Jennifer Blood #2


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Jennifer Blood #2


  • Words: Garth Ennis
  • Art: Audriano Batista
  • Colors: Romulo Fajardo Jr.
  • Story Title: My Heart Will Go On
  • Publisher: Dynamite Entertainment
  • Price: $3.99
  • Release Date: Mar 9, 2011

If  any other writer working today tried getting away with starting the second issue of their latest creator-owned series with a full-page, full-frontal splash of a slobbering, fat mob boss porking his pornstar wife while she oinks like a pig, it likely wouldn’t even make it to the artist’s hands. “Mature readers” is “mature readers” but not many writers are walking around with gonads that large and not many would have the maturity or craft to make the scene work.

Garth Ennis, on the other hand, possesses all three qualities in spades and it shows in this second issue of Jennifer Blood. My first inclination was to describe Ennis’s latest creator-owned series from Dynamite as “What if the Black Widow was your mom?” but judging by the body count and the innovative nature of the killings, a more apt description would be “What if the Punisher was your mom?”

Continuing her quest for vengeance on her mob boss uncles, while dealing with the everyday domestic challenges all moms face, Jennifer dispatches the second of her targets with the same cool, calculated passion as she assuages her bird-watching husband’s fears of their son’s potential autism. It’s this high wire balancing act between the mundane and the grotesque that makes this book so fascinating.

Ennis has made quite a name for himself pushing the boundaries of what’s acceptable in comics with ultra-violent action, colorful dialogue, and grotesque sexual imagery. His work on Preacher, The Boys, and The Punisher are prime examples of his mad, twisted genius at work. What often gets overlooked in his books is the care and sensitivity infused in many of his characters and their stories. Works such as Dan Dare and the aforementioned Preacher feature protagonists who are complex, fully realized individuals with motivations not as far removed from our own as we would like to admit.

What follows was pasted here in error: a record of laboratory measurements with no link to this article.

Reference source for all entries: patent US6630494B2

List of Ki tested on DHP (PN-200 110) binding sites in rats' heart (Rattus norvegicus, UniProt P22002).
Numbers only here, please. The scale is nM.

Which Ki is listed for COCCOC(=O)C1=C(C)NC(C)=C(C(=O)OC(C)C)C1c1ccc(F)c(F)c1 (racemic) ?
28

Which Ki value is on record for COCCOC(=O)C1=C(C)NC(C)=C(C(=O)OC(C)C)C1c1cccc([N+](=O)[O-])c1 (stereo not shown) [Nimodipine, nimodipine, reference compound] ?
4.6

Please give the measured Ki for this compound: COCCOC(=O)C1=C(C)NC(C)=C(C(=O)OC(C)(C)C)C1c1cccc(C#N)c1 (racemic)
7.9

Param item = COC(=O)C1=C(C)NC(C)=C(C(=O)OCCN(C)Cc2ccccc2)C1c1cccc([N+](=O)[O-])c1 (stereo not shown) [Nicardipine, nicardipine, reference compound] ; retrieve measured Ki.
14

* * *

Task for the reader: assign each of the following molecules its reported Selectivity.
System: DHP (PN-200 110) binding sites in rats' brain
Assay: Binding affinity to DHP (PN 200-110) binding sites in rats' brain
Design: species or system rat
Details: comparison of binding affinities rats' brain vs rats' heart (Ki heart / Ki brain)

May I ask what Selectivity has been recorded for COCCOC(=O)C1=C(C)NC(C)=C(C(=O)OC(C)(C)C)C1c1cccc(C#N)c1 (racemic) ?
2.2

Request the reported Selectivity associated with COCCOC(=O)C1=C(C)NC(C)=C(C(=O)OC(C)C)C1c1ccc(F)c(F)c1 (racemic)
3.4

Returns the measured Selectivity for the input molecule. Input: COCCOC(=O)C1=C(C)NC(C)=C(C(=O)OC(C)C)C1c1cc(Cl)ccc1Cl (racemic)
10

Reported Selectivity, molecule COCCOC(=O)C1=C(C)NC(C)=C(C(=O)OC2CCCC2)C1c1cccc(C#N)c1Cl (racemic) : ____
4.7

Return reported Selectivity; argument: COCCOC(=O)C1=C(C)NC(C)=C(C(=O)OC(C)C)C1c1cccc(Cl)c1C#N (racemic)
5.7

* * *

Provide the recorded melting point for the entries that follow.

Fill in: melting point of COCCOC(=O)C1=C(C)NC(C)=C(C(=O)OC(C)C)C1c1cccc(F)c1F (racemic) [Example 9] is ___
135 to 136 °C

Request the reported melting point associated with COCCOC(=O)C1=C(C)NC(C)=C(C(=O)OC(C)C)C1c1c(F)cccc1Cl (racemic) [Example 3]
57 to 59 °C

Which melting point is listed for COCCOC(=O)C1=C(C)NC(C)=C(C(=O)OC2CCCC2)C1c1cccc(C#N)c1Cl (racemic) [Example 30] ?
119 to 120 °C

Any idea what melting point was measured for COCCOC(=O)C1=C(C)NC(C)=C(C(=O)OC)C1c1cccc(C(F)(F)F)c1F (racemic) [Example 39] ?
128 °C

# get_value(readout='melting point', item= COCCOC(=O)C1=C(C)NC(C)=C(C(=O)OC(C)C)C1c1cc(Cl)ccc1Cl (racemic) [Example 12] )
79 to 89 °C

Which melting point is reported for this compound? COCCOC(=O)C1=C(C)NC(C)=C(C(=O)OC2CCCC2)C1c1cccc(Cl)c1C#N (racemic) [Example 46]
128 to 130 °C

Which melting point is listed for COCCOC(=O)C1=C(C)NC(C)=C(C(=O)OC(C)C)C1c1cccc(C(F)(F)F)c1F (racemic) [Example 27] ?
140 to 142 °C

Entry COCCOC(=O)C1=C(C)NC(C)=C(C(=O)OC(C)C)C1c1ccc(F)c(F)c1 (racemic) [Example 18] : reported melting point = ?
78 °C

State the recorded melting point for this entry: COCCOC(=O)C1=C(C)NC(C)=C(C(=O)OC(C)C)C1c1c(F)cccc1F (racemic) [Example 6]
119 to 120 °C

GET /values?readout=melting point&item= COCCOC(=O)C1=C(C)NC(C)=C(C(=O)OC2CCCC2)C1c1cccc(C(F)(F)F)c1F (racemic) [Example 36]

There aren’t too many writers out there capable of creating this kind of finely tuned juxtaposition I would argue is the foundation of all truly good comics. If there are, then they don’t make it look as easy. In Ennis’ work, the adolescent power fantasy is crystallized and made real by the narrow, focused lens of adulthood. He’s so good at achieving this contrast between the absurd and the real, we don’t even realize he’s doing it.

And so, most of us laughed our guts out instead of puking or lodging a complaint with the authorities, when we read the first page of this issue.

In the character of Jennifer Blood, Ennis has created the perfect vehicle through which to explore this intrinsic thematic conflict. Here’s a woman capable of debating the pros and cons of different calibers of bullets one minute, then rolls out the welcome wagon for her new neighbors the next. Sure, on the surface, this may be an apt description of some form of psychosis or other but it’s this ever-present tension between Jennifer’s domestic paradise and her violent alter ego that keeps the audience engaged in her story.

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